Medieval Serfs were peasants who worked his lord's land and paid him certain dues in return for the use of land, the possession (not the ownership) of which was heritable. The dues were usually in the form of labor on the lord's land. Medieval Serfs were expected to work for approximately 3 days each week on the lord's land. Medieval Serfs were fixed to the soil. Serfs ranked lower than a freeman, because he could not change his status, nor marry outside the manor without the permission of his lord.

Daily Life of a Serf
The daily life of a serf was hard. The Medieval serfs did not receive their land as a free gift; for the use of it they owed certain duties to their master. These took chiefly the form of personal services. Medieval Serfs had to labor on the lord's domain for two or three days each week, and at specially busy seasons, such as plowing and harvesting, Serfs had to do extra work. The daily life of a serf was dictated by the requirements of the lord of the manor. At least half his time was usually demanded by the lord. Serfs also had to make certain payments, either in money or more often in grain, honey, eggs, or other produce. When Serfs ground the wheat he was obliged to use the lord's mill, and pay the customary charge. In theory the lord could tax his serfs as heavily and make them work as hard as he pleased, but the fear of losing his tenants doubtless in most cases prevented him from imposing too great burdens on the daily life of the serf.
Medieval Serfs Clothing-- The Medieval serfs clothing was basic and practical. A Medieval Serfs clothing or dress consisted of:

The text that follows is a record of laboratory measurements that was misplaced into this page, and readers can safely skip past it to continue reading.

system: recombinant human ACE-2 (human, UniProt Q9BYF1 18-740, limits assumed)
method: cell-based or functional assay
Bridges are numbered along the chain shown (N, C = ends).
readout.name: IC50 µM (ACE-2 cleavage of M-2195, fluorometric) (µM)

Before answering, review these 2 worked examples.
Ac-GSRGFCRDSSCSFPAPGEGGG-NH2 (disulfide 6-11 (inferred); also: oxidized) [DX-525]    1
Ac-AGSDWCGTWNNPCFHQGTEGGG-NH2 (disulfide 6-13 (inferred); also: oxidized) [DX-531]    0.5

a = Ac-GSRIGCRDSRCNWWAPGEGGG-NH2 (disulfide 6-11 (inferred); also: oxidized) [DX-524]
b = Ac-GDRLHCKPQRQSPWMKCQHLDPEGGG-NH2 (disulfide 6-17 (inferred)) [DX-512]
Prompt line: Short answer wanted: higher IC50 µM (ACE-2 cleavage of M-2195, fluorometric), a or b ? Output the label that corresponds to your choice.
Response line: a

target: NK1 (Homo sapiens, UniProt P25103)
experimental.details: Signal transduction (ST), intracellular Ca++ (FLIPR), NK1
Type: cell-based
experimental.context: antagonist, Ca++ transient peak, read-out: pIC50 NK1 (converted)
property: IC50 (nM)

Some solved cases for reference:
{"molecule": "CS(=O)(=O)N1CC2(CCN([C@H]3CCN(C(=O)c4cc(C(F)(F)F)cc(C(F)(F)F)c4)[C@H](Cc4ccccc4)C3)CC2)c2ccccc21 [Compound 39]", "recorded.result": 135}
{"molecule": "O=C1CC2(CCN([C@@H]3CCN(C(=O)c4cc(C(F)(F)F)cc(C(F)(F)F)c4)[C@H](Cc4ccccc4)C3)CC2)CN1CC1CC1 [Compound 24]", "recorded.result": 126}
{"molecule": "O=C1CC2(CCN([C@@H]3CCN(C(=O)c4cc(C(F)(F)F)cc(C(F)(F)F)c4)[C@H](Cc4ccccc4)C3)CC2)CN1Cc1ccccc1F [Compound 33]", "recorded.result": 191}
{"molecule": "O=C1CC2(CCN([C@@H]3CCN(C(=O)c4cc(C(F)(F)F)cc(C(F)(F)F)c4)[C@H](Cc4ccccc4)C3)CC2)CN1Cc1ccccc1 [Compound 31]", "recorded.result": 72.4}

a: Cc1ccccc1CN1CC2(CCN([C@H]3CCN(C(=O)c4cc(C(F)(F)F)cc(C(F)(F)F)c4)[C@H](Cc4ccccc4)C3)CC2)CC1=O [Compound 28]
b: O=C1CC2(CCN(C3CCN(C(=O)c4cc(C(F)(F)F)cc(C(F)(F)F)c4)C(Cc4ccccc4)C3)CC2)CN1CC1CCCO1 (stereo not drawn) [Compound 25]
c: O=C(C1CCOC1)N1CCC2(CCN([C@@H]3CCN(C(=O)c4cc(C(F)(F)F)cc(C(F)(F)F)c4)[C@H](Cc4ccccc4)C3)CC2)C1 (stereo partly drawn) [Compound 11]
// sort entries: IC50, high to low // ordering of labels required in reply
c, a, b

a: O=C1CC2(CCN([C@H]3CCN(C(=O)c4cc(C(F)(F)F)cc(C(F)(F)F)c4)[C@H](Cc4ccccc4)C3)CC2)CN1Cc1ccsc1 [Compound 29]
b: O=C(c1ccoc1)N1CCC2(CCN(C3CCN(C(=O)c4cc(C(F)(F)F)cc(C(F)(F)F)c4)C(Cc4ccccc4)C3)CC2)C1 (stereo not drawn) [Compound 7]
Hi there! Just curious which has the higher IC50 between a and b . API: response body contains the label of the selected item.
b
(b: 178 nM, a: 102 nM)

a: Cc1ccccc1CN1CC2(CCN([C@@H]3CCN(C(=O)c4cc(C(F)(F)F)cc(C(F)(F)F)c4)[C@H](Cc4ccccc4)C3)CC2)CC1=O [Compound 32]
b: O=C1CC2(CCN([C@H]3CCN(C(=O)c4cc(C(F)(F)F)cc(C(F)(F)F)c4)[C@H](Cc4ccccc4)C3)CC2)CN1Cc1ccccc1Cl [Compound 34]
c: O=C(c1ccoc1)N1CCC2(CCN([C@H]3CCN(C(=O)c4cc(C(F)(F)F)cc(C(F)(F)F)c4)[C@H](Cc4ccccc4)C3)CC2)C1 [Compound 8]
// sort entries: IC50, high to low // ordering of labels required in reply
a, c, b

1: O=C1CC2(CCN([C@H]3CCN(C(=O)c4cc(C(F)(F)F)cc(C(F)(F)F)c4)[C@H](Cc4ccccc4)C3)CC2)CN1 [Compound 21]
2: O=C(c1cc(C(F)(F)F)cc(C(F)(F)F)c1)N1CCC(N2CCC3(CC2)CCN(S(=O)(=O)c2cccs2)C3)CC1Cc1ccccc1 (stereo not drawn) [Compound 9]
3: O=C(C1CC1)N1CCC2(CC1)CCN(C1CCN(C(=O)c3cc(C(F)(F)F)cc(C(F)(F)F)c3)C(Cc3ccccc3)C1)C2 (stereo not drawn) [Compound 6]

• A blouse of cloth or skin fastened by a leather belt round the waist

  • An overcoat or mantle of thick woollen material, which fell from his shoulders to half-way down his legs

  • Shoes or large boots

  • Short wool trousers,

  • From his belt there hung a sheath for his knife

  • Medieval serfs generally went bareheaded, but in cold weather or in rain he wore a wool hat. Gloves were worn only if needed for work

Directions: Answer the following questions for both the Knight and the Serf. If the answer is not explicitly given in the text, then use your skills of inference and reason to answer the question to the best of your ability.


  1. What does your home look like?  (how big is it, what does it look like on the inside / outside etc.)

  1. Do you own your home?

  1. What do your clothes look like?  Are they comfortable?

  1. Do you have power over anyone else?  If so, who?

  1. Does anyone have power over you?  If so, who?

  1. What is your most prized possession?

  1. If you have children, what do you expect them to do every day?

  1. What tools or implements do you use every day, if any?

  1. What is worst thing about your life?

  1. What is the best thing about your life?

  1. What are your hopes for the future?

  1. What do you fear most?

  1. How do you and your family stay warm in winter?

  1. If your area is invaded by a stronger force that can overtake the current monarchy (king), will your life change?  If so, how?

  1. How far have you traveled in your life?  If you did travel, why did you do so?

The database is protected by copyright ©essaydocs.org 2016
send message

    Main page